Here's what I read last month. Ideally, I would've posted it last Thursday. Obviously, ours is not an ideal world.
The Stranger in Big Sur
Lillian Bos Ross
The Stranger sounds really ominous, doesn't it? It took me a good fifty pages of reading about this rancher and his new mail-order wife to realize that the wife was the stranger. She is, in fact, strange to these people who have been living hardscrabble lives in the sparsely populated part of the California coast. The book, told from the point of view of the rancher, is about the two of them figuring out how to live together. Mostly it's about him being forced to adjust his ideas about what a husband is and what a wife is. His only real experience with people is in the home where he grew up under a tyrant of a father. So even though he hates his old man, he still has the impression that being a man is following your own whims all the time, never listening to anyone, nor admitting you were ever wrong.
The rancher is our narrator, and so the book is written is very colloquial language. The characters are painted vividly. I have no idea what they talked or acted like in Big Sur back then, but I feel like I do.
Fall of Giants
This month's book club selection was this massive piece of historical fiction set during the first World War. The nice thing about reading a 1000-page book is that it's really easy to figure out what percentage you've read.
Lots of people are into Follett, and I can see why. He does a heck of a lot of research into a historical period, then makes up some characters living through it. These characters interact some with actual historical figures, but mostly they represent the regular sorts of people who live in the world. There was a whole lot of war and political maneuvering, but he convinced us to care because we were invested in the characters. It's a good trick. WWI gets less press than its later cousin, so it was nice to learn a little bit about it. For instance, it seemed to have been started over very little.
There were characters on all sides of the conflict, preventing the reader for rooting for any one side. I knew who was going to win, but I felt bad for the specific Germans we were following. Meanwhile, there was a British guy that I really hoped would die. The next book in the series covers World War II, so I am curious as to how he will portray the German citizenry - what they know about what is going on in their name, and what they think and do about it.
More interesting to me than the international battle were the class battles going on within each country, as the men in charge start wars and the peasants die in them. We follow a Russian peasant as he goes to war, then comes back and helps start the Revolution. There is also a Welsh coal-mining family and a pair of suffragettes. Who doesn't like suffragettes?
I'm not going to read the next book or probably any more Follett. While I enjoyed it, the time investment was a little much for me. I'd rather just watch the mini-series.
Unexpected News: Reading the Bible with Third World Eyes
Robert McAfee Brown
So the Bible has a lot of stuff in it about revolution. And I guess I knew that. But I have a fairly comfortable life here in the first world. In the third world, those passages about God casting down the mighty and lifting up the lowly resonate much more. Brown's specific expertise appears to be with Latin and South America. The book was written in 1984, so there were lots of conflicts fresh in his mind. He starts of by saying that thinking about what you're going to do is a First World luxury. People who are starving or being killed really don't have time for that, so thought and action occur simultaneously in the midst of struggle.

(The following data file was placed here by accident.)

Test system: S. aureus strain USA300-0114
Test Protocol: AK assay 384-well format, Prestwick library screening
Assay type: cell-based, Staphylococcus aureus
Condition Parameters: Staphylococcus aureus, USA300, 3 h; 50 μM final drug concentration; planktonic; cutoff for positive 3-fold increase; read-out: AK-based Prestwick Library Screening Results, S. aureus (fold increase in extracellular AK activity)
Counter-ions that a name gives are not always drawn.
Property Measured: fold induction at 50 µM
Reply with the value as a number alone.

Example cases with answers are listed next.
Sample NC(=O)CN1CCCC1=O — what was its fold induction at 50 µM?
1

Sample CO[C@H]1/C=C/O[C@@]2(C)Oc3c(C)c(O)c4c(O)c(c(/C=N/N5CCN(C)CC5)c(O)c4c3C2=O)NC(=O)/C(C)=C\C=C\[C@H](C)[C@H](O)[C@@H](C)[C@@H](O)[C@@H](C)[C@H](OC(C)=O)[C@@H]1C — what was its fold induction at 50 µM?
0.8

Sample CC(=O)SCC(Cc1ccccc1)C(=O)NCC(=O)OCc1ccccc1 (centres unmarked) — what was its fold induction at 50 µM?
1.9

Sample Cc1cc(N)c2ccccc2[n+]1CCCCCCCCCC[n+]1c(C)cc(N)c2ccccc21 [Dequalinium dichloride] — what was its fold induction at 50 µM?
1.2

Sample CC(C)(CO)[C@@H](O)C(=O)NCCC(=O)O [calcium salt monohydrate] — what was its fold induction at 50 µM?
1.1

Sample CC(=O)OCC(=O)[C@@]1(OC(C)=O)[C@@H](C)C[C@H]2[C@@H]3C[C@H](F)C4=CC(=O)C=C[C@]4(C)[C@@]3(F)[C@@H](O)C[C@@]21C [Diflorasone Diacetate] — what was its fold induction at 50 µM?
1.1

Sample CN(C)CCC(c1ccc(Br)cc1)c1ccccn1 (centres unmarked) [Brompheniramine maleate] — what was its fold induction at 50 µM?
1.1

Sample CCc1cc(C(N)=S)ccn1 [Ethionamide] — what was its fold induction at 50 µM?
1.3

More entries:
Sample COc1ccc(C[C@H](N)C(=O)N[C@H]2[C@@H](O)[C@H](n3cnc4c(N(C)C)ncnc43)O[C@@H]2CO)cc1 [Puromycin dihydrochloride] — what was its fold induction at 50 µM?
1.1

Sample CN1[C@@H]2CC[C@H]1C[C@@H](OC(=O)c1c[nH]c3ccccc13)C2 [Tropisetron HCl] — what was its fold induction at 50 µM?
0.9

Brown starts with Exodus, where God takes the side of the oppressed and then liberates them with their help. For current oppressed peoples, they read this story as both a sign of hope and a call to action. He further says that this theme is repeated over and over. I knew all the stories he covered in depth, but I don't think I ever realized what a revolutionary book the Bible is. He gives the particular example of a group of people emerging from a church, singing The Magnificat. They are talking about a reversal of the poor and rich, the weak and the strong, but what can the authorities, also good little Catholics, do? That Mary, she's a subversive one.
To have oppressed peoples, you need oppressors. Unfortunately, in the case of the third world, those of us in the first world often fill that role. The final chapter in the book is sort of an explanation for those who might feel a little accused. Not that you or I specifically go down to Argentina and shoot people, but not only does our government play in the domestic affairs of other countries with seemingly little regard for the actual people that have to live there, but we are able to afford such a high standard of living because other, unseen peoples live with so little. He notes that he himself is living very comfortably here.
Last year, I read One Day of Life by Manlio Argueta. It was written right before the Salvadoran Civil War, and there is friction between the government, who wants to keep killing people, and the church, which decided that was no good. The soldiers are told to beware when anyone starts talking about doing anything for "the people," because that meant they were just socialists. It struck me at the time how language can be twisted, and how a concept that most everyone would agree with can be corrupted by slapping a bad word on it. Both books are advocating liberation theology.